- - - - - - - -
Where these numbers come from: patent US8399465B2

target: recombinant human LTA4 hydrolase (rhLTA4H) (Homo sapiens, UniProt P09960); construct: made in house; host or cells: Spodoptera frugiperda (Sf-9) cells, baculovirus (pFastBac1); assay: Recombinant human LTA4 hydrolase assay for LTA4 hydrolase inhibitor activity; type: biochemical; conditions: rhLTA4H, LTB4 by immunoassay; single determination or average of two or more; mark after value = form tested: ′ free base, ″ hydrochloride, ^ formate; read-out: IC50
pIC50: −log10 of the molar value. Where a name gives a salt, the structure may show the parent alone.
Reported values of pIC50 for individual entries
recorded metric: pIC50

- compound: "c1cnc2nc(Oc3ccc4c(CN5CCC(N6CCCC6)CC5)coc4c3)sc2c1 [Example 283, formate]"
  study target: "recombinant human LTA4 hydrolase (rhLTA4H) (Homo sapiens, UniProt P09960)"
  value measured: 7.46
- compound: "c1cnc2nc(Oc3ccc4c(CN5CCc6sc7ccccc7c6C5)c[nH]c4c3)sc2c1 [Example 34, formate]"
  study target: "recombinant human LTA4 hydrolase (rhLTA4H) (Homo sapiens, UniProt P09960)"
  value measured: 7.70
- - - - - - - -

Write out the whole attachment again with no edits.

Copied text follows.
Where these numbers come from: patent US8399465B2

target: recombinant human LTA4 hydrolase (rhLTA4H) (Homo sapiens, UniProt P09960); construct: made in house; host or cells: Spodoptera frugiperda (Sf-9) cells, baculovirus (pFastBac1); assay: Recombinant human LTA4 hydrolase assay for LTA4 hydrolase inhibitor activity; type: biochemical; conditions: rhLTA4H, LTB4 by immunoassay; single determination or average of two or more; mark after value = form tested: ′ free base, ″ hydrochloride, ^ formate; read-out: IC50
pIC50: −log10 of the molar value. Where a name gives a salt, the structure may show the parent alone.
Reported values of pIC50 for individual entries
recorded metric: pIC50

- compound: "c1cnc2nc(Oc3ccc4c(CN5CCC(N6CCCC6)CC5)coc4c3)sc2c1 [Example 283, formate]"
  study target: "recombinant human LTA4 hydrolase (rhLTA4H) (Homo sapiens, UniProt P09960)"
  value measured: 7.46
- compound: "c1cnc2nc(Oc3ccc4c(CN5CCc6sc7ccccc7c6C5)c[nH]c4c3)sc2c1 [Example 34, formate]"
  study target: "recombinant human LTA4 hydrolase (rhLTA4H) (Homo sapiens, UniProt P09960)"
  value measured: 7.70